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War and Recession Could Drag Out Global Chip Shortage

TSMC
(Image credit: TSMC)

The global chip shortage may continue to drag on as the war between Russia and Ukraine continues, and as consumers slow their spending, according to one analyst (speaking to CNBC in a recent report). The war, combined with recessions in consumer spending, could increase the cost of tech products — such as phones, computers, and other devices.

When it comes to the war, it's more of a supply chain issue: Both Ukraine and Russia are home to raw materials, gases, and resources needed to build semiconductor chips. Exporting these critical resources will remain difficult as the war continues. Ukraine and Russia are the largest exporters of krypton gas, which is an important resource used in semiconductor chip production

Neon, another gas, is just as critical — and over half of the world's neon supply is produced by companies in Ukraine. These two critical gasses could become very difficult to come by for all semiconductor fabs around the world. 

If krypton and neon shortages get critical, it will affect prices and supply of all devices that use semiconductors — phones, tablets, computers, vehicle ECMs, and anything else that has a computer chip. 

Another problem is the growing rise of inflation — and the reduction of consumer spending on computer products in particular. The enterprise sector appears to be immune to this problem for now, but the consumer space is already showing signs of recession. 

On top of this, Bloomberg reports that tech companies in Asia have started to slow down on spending and hiring as margin pressures increase due to higher salary costs and skill gaps in the market. Apple already plans on slowing down hiring just for these reasons alone.

These three factors combined could mean significantly increased prices on computer products in the upcoming months. But this will depend on how bad the inflation problem becomes, and if the war in Ukraine continues long enough to put an even more intense strain on the supply of critical gases.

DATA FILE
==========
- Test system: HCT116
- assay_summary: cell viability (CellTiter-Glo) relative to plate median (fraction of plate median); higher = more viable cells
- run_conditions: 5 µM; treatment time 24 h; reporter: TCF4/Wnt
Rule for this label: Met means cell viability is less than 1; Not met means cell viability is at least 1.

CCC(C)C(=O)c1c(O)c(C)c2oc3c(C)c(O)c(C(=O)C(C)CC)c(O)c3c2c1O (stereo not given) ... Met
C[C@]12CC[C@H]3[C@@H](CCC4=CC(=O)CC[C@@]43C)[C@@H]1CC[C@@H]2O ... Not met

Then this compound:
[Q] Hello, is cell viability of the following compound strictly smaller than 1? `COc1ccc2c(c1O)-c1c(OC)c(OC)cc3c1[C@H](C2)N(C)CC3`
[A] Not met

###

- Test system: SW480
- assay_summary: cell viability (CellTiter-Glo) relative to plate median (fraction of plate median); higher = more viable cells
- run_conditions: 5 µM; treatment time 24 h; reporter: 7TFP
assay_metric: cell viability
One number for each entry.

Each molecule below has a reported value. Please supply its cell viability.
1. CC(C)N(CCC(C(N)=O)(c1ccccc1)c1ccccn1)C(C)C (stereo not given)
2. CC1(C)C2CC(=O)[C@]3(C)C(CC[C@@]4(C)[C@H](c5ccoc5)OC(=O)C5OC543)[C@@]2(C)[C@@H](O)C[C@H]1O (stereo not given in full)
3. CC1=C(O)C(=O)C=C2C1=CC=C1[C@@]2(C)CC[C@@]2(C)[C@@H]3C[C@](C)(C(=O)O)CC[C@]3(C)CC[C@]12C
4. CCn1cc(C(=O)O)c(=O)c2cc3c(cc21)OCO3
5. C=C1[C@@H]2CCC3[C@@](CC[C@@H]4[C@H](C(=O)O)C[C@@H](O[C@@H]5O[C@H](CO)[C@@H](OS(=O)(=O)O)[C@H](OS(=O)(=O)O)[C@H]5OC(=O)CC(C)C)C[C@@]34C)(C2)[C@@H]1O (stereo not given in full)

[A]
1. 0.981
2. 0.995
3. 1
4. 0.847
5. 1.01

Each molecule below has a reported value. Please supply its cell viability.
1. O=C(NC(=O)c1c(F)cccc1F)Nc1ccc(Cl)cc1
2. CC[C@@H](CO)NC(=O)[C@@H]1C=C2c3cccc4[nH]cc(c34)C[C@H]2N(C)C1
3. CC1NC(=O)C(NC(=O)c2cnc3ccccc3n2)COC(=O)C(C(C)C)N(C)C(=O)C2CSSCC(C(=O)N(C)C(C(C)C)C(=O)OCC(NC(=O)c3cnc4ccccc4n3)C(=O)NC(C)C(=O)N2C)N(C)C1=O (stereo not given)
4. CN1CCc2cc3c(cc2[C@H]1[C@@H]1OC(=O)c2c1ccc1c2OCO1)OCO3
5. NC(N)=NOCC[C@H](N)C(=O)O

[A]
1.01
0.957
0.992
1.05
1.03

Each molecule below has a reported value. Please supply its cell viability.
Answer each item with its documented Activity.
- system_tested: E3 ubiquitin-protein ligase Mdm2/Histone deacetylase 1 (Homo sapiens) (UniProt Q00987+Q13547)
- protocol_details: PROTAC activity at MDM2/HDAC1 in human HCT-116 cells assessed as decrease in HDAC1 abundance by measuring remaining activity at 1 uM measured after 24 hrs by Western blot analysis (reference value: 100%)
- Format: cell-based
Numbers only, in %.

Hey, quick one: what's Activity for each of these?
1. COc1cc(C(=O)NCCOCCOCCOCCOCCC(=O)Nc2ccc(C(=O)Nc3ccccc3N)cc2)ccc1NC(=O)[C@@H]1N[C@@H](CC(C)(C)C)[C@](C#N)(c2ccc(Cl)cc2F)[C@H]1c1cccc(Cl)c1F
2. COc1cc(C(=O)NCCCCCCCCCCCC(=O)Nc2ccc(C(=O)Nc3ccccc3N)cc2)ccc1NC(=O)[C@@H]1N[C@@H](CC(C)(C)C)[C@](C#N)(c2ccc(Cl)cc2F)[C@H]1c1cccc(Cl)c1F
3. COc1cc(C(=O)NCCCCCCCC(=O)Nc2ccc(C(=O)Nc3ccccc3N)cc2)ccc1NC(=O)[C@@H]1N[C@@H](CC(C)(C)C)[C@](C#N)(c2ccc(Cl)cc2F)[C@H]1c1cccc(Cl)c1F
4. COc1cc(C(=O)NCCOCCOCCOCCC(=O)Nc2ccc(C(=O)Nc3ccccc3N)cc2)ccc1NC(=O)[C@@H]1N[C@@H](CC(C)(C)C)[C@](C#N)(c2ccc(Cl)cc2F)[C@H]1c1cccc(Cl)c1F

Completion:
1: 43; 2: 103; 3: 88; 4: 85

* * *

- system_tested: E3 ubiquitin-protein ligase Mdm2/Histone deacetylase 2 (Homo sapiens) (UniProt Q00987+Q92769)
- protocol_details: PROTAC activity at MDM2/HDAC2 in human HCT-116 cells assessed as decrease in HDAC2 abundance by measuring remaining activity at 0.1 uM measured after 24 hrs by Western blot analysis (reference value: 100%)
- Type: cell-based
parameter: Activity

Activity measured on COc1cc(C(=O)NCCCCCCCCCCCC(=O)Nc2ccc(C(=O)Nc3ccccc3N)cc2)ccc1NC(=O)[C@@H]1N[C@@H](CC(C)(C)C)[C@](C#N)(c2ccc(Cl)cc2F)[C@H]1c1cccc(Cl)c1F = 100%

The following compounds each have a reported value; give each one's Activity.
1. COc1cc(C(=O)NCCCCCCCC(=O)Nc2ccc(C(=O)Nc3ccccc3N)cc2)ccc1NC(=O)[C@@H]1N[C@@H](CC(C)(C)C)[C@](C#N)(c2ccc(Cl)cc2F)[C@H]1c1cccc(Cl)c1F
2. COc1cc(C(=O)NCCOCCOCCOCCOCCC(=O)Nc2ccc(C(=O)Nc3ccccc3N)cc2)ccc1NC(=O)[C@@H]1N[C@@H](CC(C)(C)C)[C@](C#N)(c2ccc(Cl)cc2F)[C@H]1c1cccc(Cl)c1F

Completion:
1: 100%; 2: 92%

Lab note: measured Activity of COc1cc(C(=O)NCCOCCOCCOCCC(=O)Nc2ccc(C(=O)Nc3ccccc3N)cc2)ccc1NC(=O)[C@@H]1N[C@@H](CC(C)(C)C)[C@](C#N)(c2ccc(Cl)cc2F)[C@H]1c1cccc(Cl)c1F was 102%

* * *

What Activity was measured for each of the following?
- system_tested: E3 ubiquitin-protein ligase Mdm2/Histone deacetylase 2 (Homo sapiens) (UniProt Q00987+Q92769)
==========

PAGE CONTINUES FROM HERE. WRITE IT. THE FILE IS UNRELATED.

We aren't saying you should go out and buy a GPU right this second, while prices are shockingly low. But it might not be a bad idea, just in case prices do skyrocket later this year.

Aaron Klotz
Freelance News Writer

Aaron Klotz is a freelance writer for Tom’s Hardware US, covering news topics related to computer hardware such as CPUs, and graphics cards.

  • BX4096
    Just peachy. Only a vicious megalomaniac like Putin could take a look at the COVID-devastated world and... decide to make it even worse for everyone, including his own brainwashed citizenry. To paraphrase Winston Churchill: you can always count on Russia to do the wrong thing . . . period.
    Reply
  • Kridian
    "But it might not be a bad idea, just in case prices do skyrocket later this year. "When they skyrocket again later this year, we just wait again. :geek:
    rinse & repeat
    Reply
  • watzupken
    Its funny that lower consumer demand in this case is expected to increase prices. While high demand, we see the same increase in price. In short, it doesn't matter whether its demand or supply. It is up to them to determine prices.
    In my opinion, if demand is low and they forcefully increase prices, the manufacturer will be on the losing end since technology moves on very quickly. If you have an overstock of components that will be obsolete in a year or 2, they will eventually have to write it off or clear them off cheaply.
    Reply